Comparison in executive function in Chinese preterm and full-term infants at eight months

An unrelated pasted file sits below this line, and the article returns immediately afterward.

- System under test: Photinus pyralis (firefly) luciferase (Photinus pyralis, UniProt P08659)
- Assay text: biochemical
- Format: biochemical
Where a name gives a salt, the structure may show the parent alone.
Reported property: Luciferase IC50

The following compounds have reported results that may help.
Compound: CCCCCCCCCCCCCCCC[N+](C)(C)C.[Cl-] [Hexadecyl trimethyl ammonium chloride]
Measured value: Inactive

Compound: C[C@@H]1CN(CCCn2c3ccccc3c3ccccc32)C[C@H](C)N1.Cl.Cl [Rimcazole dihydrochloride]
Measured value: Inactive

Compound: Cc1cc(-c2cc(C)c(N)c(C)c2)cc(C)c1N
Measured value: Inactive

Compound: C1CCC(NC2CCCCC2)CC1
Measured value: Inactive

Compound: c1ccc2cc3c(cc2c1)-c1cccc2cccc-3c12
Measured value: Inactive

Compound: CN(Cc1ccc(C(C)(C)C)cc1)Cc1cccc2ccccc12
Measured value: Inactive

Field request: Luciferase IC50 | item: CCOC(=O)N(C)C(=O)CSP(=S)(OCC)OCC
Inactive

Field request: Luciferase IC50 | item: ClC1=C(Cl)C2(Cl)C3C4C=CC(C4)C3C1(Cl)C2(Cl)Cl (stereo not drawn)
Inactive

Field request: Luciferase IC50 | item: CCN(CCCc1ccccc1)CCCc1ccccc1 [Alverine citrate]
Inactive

Executive function (EF) is increasingly recognized as being responsible for adverse developmental outcomes in preterm-born infants. Several perinatal factors may lead to poor EF development in infancy, and the deficits in EF can be identified in infants as young as eight months. A prospective cohort study was designed to study the EF in Chinese preterm infants and examine the relationship between EF in preterm infants and maternal factors during perinatal period. A total of 88 preterm infants and 88 full-term infants were followed from birth to eight months (corrected age). Cup Task and Planning Test was applied to assess the EF of infants, and the Bayley Scale of Infant Development (BSID-III) was used to evaluate cognitive (MDI) and motor abilities (PDI) of infants. In comparison with full-term infants, the preterm infants performed more poorly on all measures of EF including working memory, inhibition to prepotent responses, inhibition to distraction, and planning, and the differences remained after controlling the MDI and PDI. Anemia and selenium deficiency in mothers during pregnancy contributed to the differences in EF performance. However, maternal depression, hypertension, and diabetes during pregnancy were not related to the EF deficits in preterm infants. Future research should focus on the prevention of anemia and selenium deficiency during pregnancy and whether supplementing selenium in mothers during pregnancy can prevent further deterioration and the development of adverse outcomes of their offspring.